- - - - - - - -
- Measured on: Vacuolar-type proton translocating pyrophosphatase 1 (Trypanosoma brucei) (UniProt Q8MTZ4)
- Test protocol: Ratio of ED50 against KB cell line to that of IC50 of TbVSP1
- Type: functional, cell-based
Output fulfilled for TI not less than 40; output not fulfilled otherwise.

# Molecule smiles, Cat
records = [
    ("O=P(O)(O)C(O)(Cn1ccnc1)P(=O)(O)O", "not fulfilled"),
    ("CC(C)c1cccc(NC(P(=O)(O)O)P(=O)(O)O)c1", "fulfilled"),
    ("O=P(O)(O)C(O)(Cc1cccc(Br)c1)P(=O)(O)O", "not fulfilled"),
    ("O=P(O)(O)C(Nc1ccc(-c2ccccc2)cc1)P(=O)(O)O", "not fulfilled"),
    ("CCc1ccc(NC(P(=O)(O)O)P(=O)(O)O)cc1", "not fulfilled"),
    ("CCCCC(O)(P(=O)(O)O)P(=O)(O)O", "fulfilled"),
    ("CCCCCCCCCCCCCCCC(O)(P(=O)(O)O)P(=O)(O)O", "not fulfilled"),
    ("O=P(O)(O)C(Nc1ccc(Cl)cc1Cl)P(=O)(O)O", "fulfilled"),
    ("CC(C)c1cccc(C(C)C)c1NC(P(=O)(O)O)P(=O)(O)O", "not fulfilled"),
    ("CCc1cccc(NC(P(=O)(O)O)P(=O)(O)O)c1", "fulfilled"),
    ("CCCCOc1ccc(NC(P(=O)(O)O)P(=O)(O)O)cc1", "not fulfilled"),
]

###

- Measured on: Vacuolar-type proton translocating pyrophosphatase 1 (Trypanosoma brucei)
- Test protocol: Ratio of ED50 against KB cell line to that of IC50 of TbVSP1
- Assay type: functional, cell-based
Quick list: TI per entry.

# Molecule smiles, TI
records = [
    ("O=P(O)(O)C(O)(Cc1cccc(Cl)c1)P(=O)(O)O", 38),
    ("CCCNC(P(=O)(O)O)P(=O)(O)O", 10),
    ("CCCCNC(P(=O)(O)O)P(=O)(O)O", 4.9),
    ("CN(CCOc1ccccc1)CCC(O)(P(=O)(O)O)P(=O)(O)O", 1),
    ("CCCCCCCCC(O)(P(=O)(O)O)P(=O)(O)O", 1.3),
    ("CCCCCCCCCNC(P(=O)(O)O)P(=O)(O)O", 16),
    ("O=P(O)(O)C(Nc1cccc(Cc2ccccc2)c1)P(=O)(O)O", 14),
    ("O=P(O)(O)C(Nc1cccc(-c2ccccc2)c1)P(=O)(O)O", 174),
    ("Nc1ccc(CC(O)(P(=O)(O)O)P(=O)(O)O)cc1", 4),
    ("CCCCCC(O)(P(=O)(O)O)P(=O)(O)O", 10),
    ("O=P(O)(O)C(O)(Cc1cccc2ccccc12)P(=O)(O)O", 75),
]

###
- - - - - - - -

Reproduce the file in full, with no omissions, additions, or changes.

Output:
- Measured on: Vacuolar-type proton translocating pyrophosphatase 1 (Trypanosoma brucei) (UniProt Q8MTZ4)
- Test protocol: Ratio of ED50 against KB cell line to that of IC50 of TbVSP1
- Type: functional, cell-based
Output fulfilled for TI not less than 40; output not fulfilled otherwise.

# Molecule smiles, Cat
records = [
    ("O=P(O)(O)C(O)(Cn1ccnc1)P(=O)(O)O", "not fulfilled"),
    ("CC(C)c1cccc(NC(P(=O)(O)O)P(=O)(O)O)c1", "fulfilled"),
    ("O=P(O)(O)C(O)(Cc1cccc(Br)c1)P(=O)(O)O", "not fulfilled"),
    ("O=P(O)(O)C(Nc1ccc(-c2ccccc2)cc1)P(=O)(O)O", "not fulfilled"),
    ("CCc1ccc(NC(P(=O)(O)O)P(=O)(O)O)cc1", "not fulfilled"),
    ("CCCCC(O)(P(=O)(O)O)P(=O)(O)O", "fulfilled"),
    ("CCCCCCCCCCCCCCCC(O)(P(=O)(O)O)P(=O)(O)O", "not fulfilled"),
    ("O=P(O)(O)C(Nc1ccc(Cl)cc1Cl)P(=O)(O)O", "fulfilled"),
    ("CC(C)c1cccc(C(C)C)c1NC(P(=O)(O)O)P(=O)(O)O", "not fulfilled"),
    ("CCc1cccc(NC(P(=O)(O)O)P(=O)(O)O)c1", "fulfilled"),
    ("CCCCOc1ccc(NC(P(=O)(O)O)P(=O)(O)O)cc1", "not fulfilled"),
]

###

- Measured on: Vacuolar-type proton translocating pyrophosphatase 1 (Trypanosoma brucei)
- Test protocol: Ratio of ED50 against KB cell line to that of IC50 of TbVSP1
- Assay type: functional, cell-based
Quick list: TI per entry.

# Molecule smiles, TI
records = [
    ("O=P(O)(O)C(O)(Cc1cccc(Cl)c1)P(=O)(O)O", 38),
    ("CCCNC(P(=O)(O)O)P(=O)(O)O", 10),
    ("CCCCNC(P(=O)(O)O)P(=O)(O)O", 4.9),
    ("CN(CCOc1ccccc1)CCC(O)(P(=O)(O)O)P(=O)(O)O", 1),
    ("CCCCCCCCC(O)(P(=O)(O)O)P(=O)(O)O", 1.3),
    ("CCCCCCCCCNC(P(=O)(O)O)P(=O)(O)O", 16),
    ("O=P(O)(O)C(Nc1cccc(Cc2ccccc2)c1)P(=O)(O)O", 14),
    ("O=P(O)(O)C(Nc1cccc(-c2ccccc2)c1)P(=O)(O)O", 174),
    ("Nc1ccc(CC(O)(P(=O)(O)O)P(=O)(O)O)cc1", 4),
    ("CCCCCC(O)(P(=O)(O)O)P(=O)(O)O", 10),
    ("O=P(O)(O)C(O)(Cc1cccc2ccccc12)P(=O)(O)O", 75),
]

###